Although the district court judge stated that “I'm not asking anybody to give up a firmly held belief. You don't have to do that,” his very next statement was “[b]ut I do ask you to think about it.” The clear implication of the court's remark is that jurors should think about giving up their firmly held beliefs. Regardless of the district court's intentions, when these three lines are read in conjunction with the court's immediately preceding remarks about pride preventing one from revisiting a position previously taken, it is reasonable to conclude that such remarks would weigh more heavily on those jurors taking a stance contrary to that of the majority of their peers.
Id. at 940. We also explained the problem with singling-out the minority jurors in the fashion in which it occurred in Burgos:
An evaluation of a suspect Allen charge must be conducted, in part, from the perspective of a juror in the minority, because “[t]hey always know their minority status, and if fearfully inclined, may presumably suspect a disgruntled judge can find them out.” [United States v. Sawyers, 423 F.2d 1335, 1340 (4th Cir.1970) ]. Unlike Sawyers, in which the trial judge knew that the jury was deadlocked 10-2 in favor of a guilty verdict, id. at 1337, we have no basis for knowing how many jurors were in the minority when the foreman informed the district court that the jury was deadlocked. While no one member of a jury deadlocked at a vote of 6-6 may be particularly susceptible to the subtle coercion inherent in the court's remarks, where only one or two jurors have taken a position contrary to that of the majority, comments about “backing away from an opinion” and “pride” could be interpreted by the jury, and the dissenting jurors, in particular, as being directed at them. Nothing in the district court's charge makes it sufficiently clear that the majority and minority positions are equally credible.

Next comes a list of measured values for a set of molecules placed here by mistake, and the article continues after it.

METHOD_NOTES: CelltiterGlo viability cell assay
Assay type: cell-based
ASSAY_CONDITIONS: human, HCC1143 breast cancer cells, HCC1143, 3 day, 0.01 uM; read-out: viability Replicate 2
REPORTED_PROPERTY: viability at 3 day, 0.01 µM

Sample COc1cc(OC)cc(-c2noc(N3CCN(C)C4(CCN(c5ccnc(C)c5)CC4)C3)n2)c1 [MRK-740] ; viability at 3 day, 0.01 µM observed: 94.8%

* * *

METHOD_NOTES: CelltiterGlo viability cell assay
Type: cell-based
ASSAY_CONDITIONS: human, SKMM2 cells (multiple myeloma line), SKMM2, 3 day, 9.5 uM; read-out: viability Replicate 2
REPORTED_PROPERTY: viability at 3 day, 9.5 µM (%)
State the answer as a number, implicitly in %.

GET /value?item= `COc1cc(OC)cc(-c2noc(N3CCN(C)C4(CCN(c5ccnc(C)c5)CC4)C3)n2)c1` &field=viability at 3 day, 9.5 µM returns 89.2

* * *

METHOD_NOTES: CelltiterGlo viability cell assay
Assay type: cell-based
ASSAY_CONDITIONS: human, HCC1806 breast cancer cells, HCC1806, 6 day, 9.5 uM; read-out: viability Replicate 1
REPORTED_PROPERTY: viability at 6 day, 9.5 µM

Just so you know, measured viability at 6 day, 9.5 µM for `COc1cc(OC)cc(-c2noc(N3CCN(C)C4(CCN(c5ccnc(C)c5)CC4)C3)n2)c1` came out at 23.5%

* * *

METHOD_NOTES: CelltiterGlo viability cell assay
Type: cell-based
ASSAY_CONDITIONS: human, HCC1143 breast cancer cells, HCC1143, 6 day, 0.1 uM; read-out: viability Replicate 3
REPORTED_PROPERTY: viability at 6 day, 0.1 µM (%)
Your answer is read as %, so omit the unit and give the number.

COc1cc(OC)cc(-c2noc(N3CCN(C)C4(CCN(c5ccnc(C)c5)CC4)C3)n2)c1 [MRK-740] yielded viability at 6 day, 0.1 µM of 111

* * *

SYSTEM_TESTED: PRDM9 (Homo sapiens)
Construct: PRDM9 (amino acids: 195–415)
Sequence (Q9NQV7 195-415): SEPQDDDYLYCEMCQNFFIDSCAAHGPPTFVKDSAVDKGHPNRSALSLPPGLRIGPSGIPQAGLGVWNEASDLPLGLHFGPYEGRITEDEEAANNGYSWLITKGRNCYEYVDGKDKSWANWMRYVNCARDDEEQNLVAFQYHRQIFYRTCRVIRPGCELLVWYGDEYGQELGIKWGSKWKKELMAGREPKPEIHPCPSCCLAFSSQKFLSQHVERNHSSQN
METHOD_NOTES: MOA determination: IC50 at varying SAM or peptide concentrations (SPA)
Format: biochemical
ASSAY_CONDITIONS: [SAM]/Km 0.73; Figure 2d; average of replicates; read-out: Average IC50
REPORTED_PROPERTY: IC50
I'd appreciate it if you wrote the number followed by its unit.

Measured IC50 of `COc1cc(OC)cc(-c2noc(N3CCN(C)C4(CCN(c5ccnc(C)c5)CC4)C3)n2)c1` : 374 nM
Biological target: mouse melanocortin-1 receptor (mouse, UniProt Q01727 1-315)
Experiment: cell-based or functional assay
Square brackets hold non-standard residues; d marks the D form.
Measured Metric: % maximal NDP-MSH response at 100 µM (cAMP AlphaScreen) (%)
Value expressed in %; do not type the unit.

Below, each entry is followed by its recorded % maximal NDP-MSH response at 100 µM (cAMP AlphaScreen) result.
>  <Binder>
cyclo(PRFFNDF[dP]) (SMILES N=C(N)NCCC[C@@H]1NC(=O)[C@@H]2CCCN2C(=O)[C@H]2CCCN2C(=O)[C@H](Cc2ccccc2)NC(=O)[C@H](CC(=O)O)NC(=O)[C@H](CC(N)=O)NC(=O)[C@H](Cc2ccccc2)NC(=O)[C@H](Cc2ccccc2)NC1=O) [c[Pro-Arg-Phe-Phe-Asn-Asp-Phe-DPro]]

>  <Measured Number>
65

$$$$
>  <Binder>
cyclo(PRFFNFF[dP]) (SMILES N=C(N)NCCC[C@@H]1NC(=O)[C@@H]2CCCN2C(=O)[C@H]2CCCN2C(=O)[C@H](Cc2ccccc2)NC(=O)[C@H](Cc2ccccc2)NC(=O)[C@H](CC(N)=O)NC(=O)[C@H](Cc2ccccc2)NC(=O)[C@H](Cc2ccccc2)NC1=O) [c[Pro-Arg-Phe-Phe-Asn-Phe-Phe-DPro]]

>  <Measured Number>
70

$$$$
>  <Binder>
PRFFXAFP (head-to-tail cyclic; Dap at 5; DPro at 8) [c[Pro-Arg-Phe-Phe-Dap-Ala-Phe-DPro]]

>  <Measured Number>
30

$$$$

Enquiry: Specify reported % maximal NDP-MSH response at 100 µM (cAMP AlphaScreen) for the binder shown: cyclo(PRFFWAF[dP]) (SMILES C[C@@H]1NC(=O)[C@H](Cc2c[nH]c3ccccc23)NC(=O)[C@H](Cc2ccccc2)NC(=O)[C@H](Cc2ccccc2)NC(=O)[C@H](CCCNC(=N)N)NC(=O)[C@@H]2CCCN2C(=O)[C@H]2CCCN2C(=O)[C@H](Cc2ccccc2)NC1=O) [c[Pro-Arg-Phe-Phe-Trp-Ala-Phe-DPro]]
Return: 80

Id. at 940 (emphasis added).